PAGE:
The following is a selection of courses in Applied Mathematics taught by faculty of the Department of Mathematics at UBC. A more complete list, which includes the courses taught by other department members is given on the IAM home page (http://www.iam.ubc.ca/). The availability of a course on a given year depends on the faculty members teaching the course, and the number of students interested in taking the course.

MATH 402: Calculus of Variations Classical variational problems; necessary conditions of Euler, Weierstrass, Legendre, and Jacobi; Erdmann corner conditions, transversality, convex Lagrangians, fields of extremals, sufficient conditions for optimality, numerical methods; applications to classical mechanics, engineering and economics.

MATH 405: Numerical Methods for Differential Equations The primary objective of the course is to introduce the basic numerical techniques for solving ordinary and partial differential equations. The basic numerical methods (e.g. spline interpolation, numerical integration, numerical linear algebra and rootfinding), usually treated in introductory numerical method courses, are introduced by applying them to the solution of ordinary and partial differential equations. This approach, in addition to being efficient, helps to contextualize the numerical methods and enables one to focus on applications of the methods to practical problems.

MATH 519: Fluid Dynamics I Introduction to the NavierStokes equations. Appropriate boundary conditions. Energy estimates. Uniqueness and continuous dependence theorems. Famous open problems. Sobolev inequalities, generalized derivatives, and Sobolev spaces. Weak and strong convergence, and compact imbeddings. Representation theorems. Spectral theorem. The stokes operator. Existence theorem for steady solutions by Galerkin approximation, and its extension to large data through use of the Brouwer fixed point theorem. Regularity theorems for steady solution.

MATH 520: Fluid Dynamics II The local existence and regularity of nonstationary solutions. The problem of global continuation, often referred to as "global existence." Weak solutions. Proper posing of problems in unbounded domains. Artificial boundary conditions for restricting problems that are posed in unbounded domains to bounded domains, for computational purposes. Fine element approximation of the NavierStokes equations. Spatially periodic spectral computations. Stability, bifurcation, and the theory of attractors. Compressible viscous flow. NonNewtonian flow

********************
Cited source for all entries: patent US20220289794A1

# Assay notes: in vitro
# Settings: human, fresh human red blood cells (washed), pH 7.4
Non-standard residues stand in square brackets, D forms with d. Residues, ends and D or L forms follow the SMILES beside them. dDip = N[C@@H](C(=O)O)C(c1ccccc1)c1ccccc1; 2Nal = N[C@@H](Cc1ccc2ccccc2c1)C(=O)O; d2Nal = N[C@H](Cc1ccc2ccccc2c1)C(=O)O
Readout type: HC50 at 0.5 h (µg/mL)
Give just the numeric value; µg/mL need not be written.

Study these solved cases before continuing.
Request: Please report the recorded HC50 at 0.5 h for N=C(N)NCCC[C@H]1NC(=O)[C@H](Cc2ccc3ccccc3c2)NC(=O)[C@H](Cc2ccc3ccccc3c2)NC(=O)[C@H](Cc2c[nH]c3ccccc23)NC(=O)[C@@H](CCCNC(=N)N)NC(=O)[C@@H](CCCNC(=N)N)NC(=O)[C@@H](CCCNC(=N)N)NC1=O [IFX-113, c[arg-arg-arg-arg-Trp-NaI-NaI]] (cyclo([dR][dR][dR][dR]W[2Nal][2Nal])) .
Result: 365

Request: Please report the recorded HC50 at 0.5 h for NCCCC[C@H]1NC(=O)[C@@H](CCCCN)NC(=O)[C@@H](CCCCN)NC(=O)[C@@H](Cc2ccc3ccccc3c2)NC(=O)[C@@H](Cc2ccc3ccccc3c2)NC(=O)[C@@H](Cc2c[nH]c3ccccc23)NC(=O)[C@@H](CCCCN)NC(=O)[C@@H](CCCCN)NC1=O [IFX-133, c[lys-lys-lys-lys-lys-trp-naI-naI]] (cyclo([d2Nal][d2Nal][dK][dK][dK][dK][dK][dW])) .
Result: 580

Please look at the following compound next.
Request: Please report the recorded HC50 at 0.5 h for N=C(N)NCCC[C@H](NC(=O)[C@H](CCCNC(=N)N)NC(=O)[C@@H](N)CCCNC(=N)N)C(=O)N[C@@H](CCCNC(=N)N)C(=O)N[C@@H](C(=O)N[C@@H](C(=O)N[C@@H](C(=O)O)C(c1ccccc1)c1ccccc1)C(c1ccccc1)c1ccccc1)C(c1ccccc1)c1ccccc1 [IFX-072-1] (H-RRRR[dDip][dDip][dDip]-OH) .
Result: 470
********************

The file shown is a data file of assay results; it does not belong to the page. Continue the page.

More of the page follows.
MATH 521: Numerical Analysis I The topic of this class is the approximation of solutions to PDE's by numerical methods. We will consider several methods (finite difference, finite element and spectral) applied to three model 1D problems corresponding to elliptic, parabolic and hyperbolic problems. Questions of stability, consistency and convergence will be addressed as well as appropriate time stepping techniques for the timedependent problems. As a mini ``special topic" we will consider numerical methods for hyperbolic conservation laws. The solutions to these equations are discontinuous and a more involved theory of convergence for numerical methods must be developed.

MATH 550: Asymptotic Methods for Scientists and Engineers Asymptotic expansions, regular perturbation theory, and the method of dominant balance. Asymptotic evaluation of integrals, including the methods of Laplace, stationary phase, and steepest descents. Application to numerical analysis and to the physical sciences including dispersive wave propagation and wave propgation in layered media. (How to nondimensionalize equations, the importance of nondimensional parameters, basic rules for asymptotic equations, comparing convergent and divergent series, comparison of asymptotic and numerical methods,etc.)

MATH 551: Perturbation Methods for Differential Equations Regular perturbations, singular perturbations and the method of matched asymptotic expansions. Turning point problems, the WKB method, eigenvalue problems and the method of multiplescales. Introduction to homogenization and bifurcation theory. Applications to the physical sciences, including fluid mechanics, reactiondiffusion theory and pattern formation.

MATH 552: Introduction to Dynamical Systems Ideas, methods, and applications of bifurcation theory and dynamical systems: differential and difference equations, local bifurcations, perturbation methods, chaos.

Additional courses in Applied Mathematics:  523 Combinatorial Optimization
 547 Optimal Control Theory
 553 Advanced Dynamical Systems
 554 Symmetries and Differential Equations
 557 Linear and Nonlinear Waves

Check our web site for other current course listings.